Business minister Jamie Hepburn said: “These statistics cover a full three months of lockdown measures before some businesses started to re-open, but still do not reflect the full impact of the pandemic on the labour market as the Job Retention Scheme is continuing to help support many people remain in employment.


“We continue to call on the UK Government to extend the Job Retention Scheme, particularly for those hardest-hit sectors, for example travel, tourism and hospitality, which face significant long-term challenges likely to remain when the scheme ends in October.”

The UK-wide employment rate is now 3.9%, with around 730,000 fewer people in work since lockdown began.

Everyone Home: Organisation aims to end rough sleeping

Almost 30 charities and organisations will meet on Monday to discuss a route map designed to permanently end rough sleeping.

Homeless: Organisations aim to end rough sleeping.

Almost 30 organisations are coming together to help end rough sleeping in Scotland.

The groups, including several charities, will meet on Monday to discuss a route map designed to permanently end rough sleeping and destitution as the country emerges from the Covid-19 pandemic.

The group, named Everyone Home, has agreed three priorities to mitigate the impact of the pandemic on homelessness. These are more homes, no return to rough sleeping and no evictions into homelessness.

The route map considers issues facing people who do not have access to the welfare benefits and housing options that are available normally in Scotland for people at risk of homelessness.


This is described as having no recourse to public funds and most commonly affects people seeking asylum.

There are around 1600 destitute asylum migrants in Scotland, of whom around half are in Glasgow. A further group of 2050 destitute EEA migrants in Scotland are also at severe risk of destitution.

Chief executive of the Scottish Refugee Council (SRC), Sabir Zazai, said: “People in the asylum system are forced into destitution due to the No Recourse to Public Funds (NRPF) policy, a deliberate decision by the Home Office.

“Today’s route map provides a clear solution to prevent destitution. It is essential that the issues facing people with NRPF are part of mainstream housing policy.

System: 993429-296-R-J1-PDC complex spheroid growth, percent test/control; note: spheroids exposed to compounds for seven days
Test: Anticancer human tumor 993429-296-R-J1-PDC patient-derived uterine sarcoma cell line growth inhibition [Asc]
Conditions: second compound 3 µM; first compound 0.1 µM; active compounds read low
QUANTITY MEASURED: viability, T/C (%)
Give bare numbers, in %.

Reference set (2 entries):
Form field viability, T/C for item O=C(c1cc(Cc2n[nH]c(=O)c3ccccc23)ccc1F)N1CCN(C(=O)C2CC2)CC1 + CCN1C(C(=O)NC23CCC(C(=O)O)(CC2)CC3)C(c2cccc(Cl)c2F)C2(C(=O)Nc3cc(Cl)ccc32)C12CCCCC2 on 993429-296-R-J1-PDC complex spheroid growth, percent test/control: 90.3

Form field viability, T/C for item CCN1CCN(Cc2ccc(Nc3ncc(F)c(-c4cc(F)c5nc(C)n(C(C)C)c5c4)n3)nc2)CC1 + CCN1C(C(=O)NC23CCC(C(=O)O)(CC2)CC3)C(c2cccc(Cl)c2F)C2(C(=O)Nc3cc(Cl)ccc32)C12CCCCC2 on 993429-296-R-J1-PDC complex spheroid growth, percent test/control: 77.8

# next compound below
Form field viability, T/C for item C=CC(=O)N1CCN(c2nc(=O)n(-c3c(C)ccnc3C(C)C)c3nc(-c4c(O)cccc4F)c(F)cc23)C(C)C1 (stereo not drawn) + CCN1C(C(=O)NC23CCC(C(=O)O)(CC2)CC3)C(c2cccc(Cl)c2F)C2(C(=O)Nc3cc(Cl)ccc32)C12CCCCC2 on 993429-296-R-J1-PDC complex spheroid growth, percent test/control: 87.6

“For Scotland to eliminate rough sleeping, everyone, no matter their immigration status, must be protected and have access to a safe place to stay. Scotland has a proud history of welcoming and supporting people.”

The route map highlights how many people in Scotland are struggling due to UK legislation.

This can mean little or no money to meet basic needs, such as food, medicine or access to washing facilities.

Unesco chairwoman Alison Phipps said: “The death rates attributable to destitution and poverty are rising and well-documented. The voluntary sector is stretched to the limit financially and emotionally.

“This report from the collective is timely and urgently needed. It is time to value the analyses and to implement the deep structural change which will move vulnerable populations out of repeated crisis, and volunteers and workers out of emergency response mode.

Chief executive of Homeless Network Scotland, Maggie Brunjes, added: “When the pandemic began to unfold in March rapid emergency support was provided to everyone who was destitute regardless of their immigration status.

“As we move into autumn there is a significant risk of people once again being forced onto the streets or into unsafe living arrangements, experiencing extreme poverty and at risk of exploitation and abuse – all the problems we were trying to deal with previously.”

Blockbuster: Engineer’s long road for Scotland’s first Lego kit

Michael Dineen was inspired to create the Forth Bridge from Lego after seeing it every day at work.

Building block: Michael wants to create Scotland's first Lego kit.

As Michael Dineen worked on the new Queensferry Crossing, he would often look across the Forth to the rail bridge and wonder what it would look like as a Lego model.

The 42-year-old civil engineer from Clarkston, Glasgow says he thought it would be an interesting challenge to recreate the iconic Scottish structure using thousands of modelling bricks.

“When I first saw it, I thought it would be an interesting challenge to design it and build it to a reasonable scale,” he explains.

After discovering that the bridge hadn’t been made into an official Lego set before, Michael spent some time researching his idea.


He discovered that if he managed to crack the design, he could pitch it to Lego and it could become an official set distributed by the company. 

With no other official Scottish kits on offer, Michael was determined to make his dream a reality.

“I spent three months buying countless pieces and trial and error of trying to get something to work,” he explains.


“Because the bridge is essentially the same thing three times over, I had to get it right once then repeat it two more times.”

Michael used a unique approach to building the model by applying the same principles the original contractors would have taken when it was built in the 1880s.

This meant he had to build the model outwards from the main pillar equally on both sides to avoid it toppling over.

“Because it’s a balanced cantilever bridge, it does teach anyone building it the basic principles of why some bridges stay up,” he explains.